Date of Award
Bachelor of Arts (BA)
John Van Buren
An individualistic ideology strongly defines the American value system, shaping the economic and political landscape of the country. It encourages a competitive, free-market economy with little government restriction, prioritizing short term economic growth over environmental and social sustainability. This paper addresses how American individualism fuels the commodification of food and corporately controlled agriculture. The egocentric ideology opens the door for unfettered corporate control of farming, meant to maximize profit and control resources, despite its effects on food insecurity and small farms. Consolidated agriculture, corporate contracts, and farm subsidies are meant to expand the pockets of corporations, though leaving low income communities with little access to healthy food. The modern food system is incompatible with a more collective ideology necessary to treat food as a commons, for sustainable access to all. Chapter 1 utilizes quantitative sources such as USDA reports to outline the evolution of American agriculture alongside increasing industrialization, while highlighting the prevalence of food insecurity. Chapter 2 delves into some history of American individualism, and how the ideology supports privatization and social inequalities. Chapter 3 specifically unfolds the economic incentives for agribusiness monopolies and privatized food. Chapter 4 employs the ethics of food and environmental justice to emphasize the importance of creating food as a commons. Finally, chapter 5 argues that a collectivist ideology would be more compatible with sustainable forms of cooperative farming to better distribute wealth and resources.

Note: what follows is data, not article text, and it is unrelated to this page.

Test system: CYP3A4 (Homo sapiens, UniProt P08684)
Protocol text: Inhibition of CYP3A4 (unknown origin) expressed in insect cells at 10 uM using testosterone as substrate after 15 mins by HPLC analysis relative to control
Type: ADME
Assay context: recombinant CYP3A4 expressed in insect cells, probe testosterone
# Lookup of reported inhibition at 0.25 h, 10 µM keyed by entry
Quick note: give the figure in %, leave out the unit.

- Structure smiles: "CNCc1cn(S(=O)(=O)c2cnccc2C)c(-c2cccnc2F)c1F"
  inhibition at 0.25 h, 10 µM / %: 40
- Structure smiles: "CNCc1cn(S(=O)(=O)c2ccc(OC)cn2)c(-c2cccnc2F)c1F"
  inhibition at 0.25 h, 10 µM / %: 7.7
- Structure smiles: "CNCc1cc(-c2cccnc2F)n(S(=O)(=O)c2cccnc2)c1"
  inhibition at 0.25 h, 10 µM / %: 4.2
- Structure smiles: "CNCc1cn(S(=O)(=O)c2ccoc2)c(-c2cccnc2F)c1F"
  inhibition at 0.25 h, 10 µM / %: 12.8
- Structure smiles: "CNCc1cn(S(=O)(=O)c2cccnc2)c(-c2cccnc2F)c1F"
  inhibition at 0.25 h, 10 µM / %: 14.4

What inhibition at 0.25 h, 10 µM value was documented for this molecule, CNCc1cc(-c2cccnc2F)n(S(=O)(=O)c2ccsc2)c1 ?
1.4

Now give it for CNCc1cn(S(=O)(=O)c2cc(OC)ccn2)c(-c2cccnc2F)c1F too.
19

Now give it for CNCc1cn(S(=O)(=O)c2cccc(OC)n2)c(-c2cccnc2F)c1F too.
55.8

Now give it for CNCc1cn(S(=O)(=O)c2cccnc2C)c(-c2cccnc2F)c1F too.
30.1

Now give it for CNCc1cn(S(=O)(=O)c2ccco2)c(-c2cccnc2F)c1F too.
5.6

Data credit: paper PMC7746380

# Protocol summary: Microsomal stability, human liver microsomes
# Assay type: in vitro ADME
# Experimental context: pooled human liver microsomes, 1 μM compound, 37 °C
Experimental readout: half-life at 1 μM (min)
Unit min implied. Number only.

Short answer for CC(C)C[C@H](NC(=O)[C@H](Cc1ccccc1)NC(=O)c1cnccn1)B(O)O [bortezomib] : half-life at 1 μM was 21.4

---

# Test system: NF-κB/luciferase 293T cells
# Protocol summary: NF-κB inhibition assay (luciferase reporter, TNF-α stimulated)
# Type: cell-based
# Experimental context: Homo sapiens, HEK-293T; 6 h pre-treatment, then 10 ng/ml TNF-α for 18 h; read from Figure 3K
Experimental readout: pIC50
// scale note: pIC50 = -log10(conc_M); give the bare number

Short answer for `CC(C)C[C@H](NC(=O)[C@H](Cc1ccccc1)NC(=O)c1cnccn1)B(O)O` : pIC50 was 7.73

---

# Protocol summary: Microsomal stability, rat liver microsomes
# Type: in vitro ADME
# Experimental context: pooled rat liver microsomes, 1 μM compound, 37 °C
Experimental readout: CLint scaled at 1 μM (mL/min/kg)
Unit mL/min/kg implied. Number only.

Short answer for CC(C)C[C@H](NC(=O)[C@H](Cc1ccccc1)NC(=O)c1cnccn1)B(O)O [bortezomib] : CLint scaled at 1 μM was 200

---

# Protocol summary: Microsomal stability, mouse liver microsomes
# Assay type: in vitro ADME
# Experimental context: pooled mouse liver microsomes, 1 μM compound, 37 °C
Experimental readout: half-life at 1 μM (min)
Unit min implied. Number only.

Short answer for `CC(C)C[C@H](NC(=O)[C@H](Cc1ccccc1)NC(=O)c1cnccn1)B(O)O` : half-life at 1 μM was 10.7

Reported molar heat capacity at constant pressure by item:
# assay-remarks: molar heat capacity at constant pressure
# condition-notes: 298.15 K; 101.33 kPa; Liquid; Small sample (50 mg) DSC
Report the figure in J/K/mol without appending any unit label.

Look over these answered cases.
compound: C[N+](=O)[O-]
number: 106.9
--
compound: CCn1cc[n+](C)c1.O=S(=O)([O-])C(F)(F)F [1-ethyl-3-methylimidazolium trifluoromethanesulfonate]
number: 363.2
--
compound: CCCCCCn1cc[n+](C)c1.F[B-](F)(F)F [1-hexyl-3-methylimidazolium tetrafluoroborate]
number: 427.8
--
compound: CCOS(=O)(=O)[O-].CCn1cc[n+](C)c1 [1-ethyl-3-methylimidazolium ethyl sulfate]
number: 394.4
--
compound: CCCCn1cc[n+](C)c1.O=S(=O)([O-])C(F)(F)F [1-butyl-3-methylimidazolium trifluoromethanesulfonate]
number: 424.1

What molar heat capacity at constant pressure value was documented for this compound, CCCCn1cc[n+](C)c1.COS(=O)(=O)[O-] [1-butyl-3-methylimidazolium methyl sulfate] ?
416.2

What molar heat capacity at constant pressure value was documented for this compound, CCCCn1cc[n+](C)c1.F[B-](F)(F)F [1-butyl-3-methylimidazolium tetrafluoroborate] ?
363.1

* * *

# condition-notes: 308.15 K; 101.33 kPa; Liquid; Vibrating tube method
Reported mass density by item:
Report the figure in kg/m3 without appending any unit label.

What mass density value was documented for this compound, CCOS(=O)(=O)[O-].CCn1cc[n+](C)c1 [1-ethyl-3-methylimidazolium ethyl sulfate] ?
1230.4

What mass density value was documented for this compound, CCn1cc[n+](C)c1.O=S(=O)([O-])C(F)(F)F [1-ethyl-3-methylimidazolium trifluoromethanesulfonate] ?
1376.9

Cryer, Sarah A., "Commodifying the Commons: American Individualism and Corporate Agriculture" (2021). Student Theses 2015-Present. 108.